Prescribing Advice for GPs

An NHS Prescribing Advisers' Blog

Drug Safety Update - July 2015

The Medicines and Healthcare products Regulatory Agency (MHRA) has published Drug Safety Update for July 2015 (PDF).

Patient reminder cards about the risk of osteonecrosis of the jaw are being introduced for Denosumab (Prolia®, Xgeva®) and intravenous bisphosphonates. Additionally, denosumab 120mg (Xgeva®) is now contraindicated in patients with unhealed lesions from dental or oral surgery.

The Xalatan® formulation of latanoprost has recently been changed such that the pH is now 6.0 compared to 6.7 previously. This change allows for longer term storage at room temperature however it has also been associated with an increase in reporting of eye irritation. Patients as advised to tell their health professional promptly (within a week) if they have eye irritation (e.g. excessive watering) severe enough to make them consider stopping treatment.

There is a new App for reporting adverse drug reactions via a yellow card for both the iOS and Android platforms.

Finally this month there is a summary of letters sent to healthcare professionals in June 2015, including one for the oral anticoagulant edoxaban.

Action: Clinicians should be aware of this month's new guidance and implement any necessary changes to practice.

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SMC Update - July 2015

The Scottish Medicines Consortium (SMC) has issued its monthly advice on newly licensed medicines.

Adalimumab (Humira®) has been accepted for restricted use in the treatment of severe chronic plaque psoriasis in children and adolescents from 4 years of age who have had an inadequate response to or are inappropriate candidates for topical therapy and phototherapies. The restriction limits use individuals with severe disease as defined by a total Psoriasis Area Severity Index (PASI) score of ≥10 and a Dermatology Life Quality Index (DLQI) of >10.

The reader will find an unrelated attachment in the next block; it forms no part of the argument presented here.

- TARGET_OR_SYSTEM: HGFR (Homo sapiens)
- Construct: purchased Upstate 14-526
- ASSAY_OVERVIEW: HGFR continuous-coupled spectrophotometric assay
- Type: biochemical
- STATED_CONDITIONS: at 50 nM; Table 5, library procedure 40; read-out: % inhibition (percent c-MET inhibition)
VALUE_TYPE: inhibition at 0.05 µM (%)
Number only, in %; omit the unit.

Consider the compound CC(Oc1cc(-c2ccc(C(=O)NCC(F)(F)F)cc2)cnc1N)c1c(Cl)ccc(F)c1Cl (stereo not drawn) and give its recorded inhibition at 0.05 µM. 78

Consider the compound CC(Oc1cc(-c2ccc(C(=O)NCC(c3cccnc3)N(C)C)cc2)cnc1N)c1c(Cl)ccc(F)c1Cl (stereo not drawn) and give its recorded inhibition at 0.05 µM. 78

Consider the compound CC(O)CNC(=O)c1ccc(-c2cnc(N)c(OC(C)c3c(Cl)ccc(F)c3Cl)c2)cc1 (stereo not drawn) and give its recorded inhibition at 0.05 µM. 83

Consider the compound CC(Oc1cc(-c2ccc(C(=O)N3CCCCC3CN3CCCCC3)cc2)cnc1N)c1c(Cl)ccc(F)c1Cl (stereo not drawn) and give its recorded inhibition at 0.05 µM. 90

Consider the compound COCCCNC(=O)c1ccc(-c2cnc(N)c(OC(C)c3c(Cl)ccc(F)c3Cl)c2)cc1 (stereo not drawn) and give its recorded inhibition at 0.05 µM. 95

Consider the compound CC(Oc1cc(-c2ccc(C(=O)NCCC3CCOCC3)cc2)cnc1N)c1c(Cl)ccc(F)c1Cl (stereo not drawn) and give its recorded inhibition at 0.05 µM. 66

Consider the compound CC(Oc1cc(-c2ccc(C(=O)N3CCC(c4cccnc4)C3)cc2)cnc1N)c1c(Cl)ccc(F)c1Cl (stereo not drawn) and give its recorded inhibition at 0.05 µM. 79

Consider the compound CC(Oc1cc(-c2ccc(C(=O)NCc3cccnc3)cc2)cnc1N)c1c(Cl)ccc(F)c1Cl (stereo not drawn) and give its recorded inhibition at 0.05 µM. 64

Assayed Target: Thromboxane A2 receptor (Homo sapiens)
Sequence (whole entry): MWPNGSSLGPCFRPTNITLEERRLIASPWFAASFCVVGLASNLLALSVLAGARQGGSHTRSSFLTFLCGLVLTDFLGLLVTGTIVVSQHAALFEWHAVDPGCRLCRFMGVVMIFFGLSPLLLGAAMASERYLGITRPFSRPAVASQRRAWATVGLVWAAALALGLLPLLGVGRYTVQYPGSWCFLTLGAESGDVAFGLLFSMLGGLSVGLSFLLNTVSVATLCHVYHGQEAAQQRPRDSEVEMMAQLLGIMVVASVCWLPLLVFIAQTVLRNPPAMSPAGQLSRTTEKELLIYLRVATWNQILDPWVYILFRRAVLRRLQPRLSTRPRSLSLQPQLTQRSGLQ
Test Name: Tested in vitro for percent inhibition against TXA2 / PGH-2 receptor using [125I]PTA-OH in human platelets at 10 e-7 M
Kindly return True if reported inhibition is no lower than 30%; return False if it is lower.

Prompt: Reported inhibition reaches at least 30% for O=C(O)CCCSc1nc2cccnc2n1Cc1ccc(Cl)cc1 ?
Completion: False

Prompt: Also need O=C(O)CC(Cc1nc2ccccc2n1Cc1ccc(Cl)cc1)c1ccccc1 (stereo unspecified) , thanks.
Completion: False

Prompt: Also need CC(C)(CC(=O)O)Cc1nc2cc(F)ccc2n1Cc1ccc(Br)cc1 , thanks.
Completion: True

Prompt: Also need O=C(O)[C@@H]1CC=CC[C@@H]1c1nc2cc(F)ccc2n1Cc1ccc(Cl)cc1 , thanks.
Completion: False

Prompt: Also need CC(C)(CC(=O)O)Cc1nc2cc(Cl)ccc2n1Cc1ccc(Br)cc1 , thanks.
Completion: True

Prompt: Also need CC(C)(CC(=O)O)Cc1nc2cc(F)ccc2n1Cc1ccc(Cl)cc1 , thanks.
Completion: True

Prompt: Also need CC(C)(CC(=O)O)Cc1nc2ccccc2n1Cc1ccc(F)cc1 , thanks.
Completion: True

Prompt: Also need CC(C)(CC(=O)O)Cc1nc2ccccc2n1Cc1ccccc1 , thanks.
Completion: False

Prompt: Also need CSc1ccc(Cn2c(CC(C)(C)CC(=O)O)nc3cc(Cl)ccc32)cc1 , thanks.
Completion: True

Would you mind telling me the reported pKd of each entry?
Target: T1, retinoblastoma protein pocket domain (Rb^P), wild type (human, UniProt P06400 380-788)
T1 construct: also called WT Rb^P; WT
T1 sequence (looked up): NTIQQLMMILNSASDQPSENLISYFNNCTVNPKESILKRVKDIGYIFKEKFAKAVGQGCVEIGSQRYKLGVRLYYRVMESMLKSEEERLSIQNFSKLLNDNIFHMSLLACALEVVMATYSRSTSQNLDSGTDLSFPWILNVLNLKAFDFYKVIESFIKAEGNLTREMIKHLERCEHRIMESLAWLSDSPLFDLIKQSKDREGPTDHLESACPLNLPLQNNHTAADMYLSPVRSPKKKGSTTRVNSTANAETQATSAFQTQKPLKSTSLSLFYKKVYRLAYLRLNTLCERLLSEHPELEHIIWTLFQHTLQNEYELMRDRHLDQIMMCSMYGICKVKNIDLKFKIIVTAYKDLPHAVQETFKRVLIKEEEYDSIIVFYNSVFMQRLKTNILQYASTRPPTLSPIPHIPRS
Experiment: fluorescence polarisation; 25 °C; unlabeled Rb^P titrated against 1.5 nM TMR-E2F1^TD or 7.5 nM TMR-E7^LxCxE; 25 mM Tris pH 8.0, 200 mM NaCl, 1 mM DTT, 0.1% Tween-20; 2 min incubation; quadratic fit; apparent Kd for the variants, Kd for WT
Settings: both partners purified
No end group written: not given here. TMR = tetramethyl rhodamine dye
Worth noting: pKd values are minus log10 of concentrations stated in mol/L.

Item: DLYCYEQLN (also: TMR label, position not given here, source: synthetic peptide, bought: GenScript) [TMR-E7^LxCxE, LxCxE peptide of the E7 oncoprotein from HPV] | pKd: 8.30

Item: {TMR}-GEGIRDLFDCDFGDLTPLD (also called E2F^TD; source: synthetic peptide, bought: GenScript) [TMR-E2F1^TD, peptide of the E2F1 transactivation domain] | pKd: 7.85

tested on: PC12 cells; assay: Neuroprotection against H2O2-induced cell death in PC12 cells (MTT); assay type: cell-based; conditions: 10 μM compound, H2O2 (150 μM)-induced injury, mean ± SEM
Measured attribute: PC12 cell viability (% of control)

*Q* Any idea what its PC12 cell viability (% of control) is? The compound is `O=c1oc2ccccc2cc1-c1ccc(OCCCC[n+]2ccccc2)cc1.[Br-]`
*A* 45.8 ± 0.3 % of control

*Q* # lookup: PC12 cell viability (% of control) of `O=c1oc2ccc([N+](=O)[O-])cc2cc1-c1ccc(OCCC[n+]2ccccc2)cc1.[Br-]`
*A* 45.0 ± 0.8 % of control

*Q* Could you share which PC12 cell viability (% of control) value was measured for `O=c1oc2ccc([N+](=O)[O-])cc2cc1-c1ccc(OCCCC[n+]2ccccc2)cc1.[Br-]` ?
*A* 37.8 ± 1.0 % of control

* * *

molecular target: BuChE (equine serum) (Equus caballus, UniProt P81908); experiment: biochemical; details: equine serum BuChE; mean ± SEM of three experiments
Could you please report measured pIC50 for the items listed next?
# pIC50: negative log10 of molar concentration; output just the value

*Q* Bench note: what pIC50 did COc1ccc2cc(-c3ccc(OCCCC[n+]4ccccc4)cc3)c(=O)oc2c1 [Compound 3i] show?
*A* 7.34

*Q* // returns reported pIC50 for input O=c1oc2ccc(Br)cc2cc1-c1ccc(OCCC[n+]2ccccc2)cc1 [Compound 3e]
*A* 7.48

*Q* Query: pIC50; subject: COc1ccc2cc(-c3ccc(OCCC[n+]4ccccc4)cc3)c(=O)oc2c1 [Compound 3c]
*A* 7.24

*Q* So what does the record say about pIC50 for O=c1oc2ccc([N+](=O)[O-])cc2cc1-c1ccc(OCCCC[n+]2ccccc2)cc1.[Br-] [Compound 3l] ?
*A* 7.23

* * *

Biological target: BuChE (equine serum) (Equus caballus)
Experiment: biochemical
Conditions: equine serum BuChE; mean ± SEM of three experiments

Riociguat (Adempas®) has been accepted for restricted use in the treatment of pulmonary arterial hypertension (PAH) as monotherapy or in combination with endothelin receptor antagonists in adult patients with World Health Organisation Functional Class (WHO FC) II to III to improve exercise capacity. It is restricted to initiation and prescribing by specialists in the Scottish Pulmonary Vascular Unit or by similar specialists.

Rivaroxaban (Xarelto®) has been rejected for the prevention of atherothrombotic events in adult patients after an acute coronary syndrome (ACS) with elevated cardiac biomarkers in combination with aspirin alone or with aspirin plus clopidogrel or ticlopidine. The submitting company did not present a sufficiently robust economic analysis to gain acceptance by SMC.

Action: Clinicians should be aware of the recommendations of the SMC. Routine use of rejected and restricted medicines should be avoided.

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Meningococcal B Vaccination Information

Public Health England has published information for healthcare professionals about the introduction of immunisation against meningococcal B disease for infants aged from 2 months with effect from September 2015.

The aim of the vaccination (Bexsero®) is to reduce the burden and severity of invasive meningococcal disease caused by Neisseria meningitidis capsular B in the UK by protecting those at increased risk of disease. Starting on the 1st September 2015 all infants born on or after the 1 July 2015 will be eligible for the meningococcal B vaccine which will be administered together with the other primary immunisations at 2 months, 4 months and 12 months. There will also be a catch-up programme for infants born from 1st May 2015 to the 30th June 2015.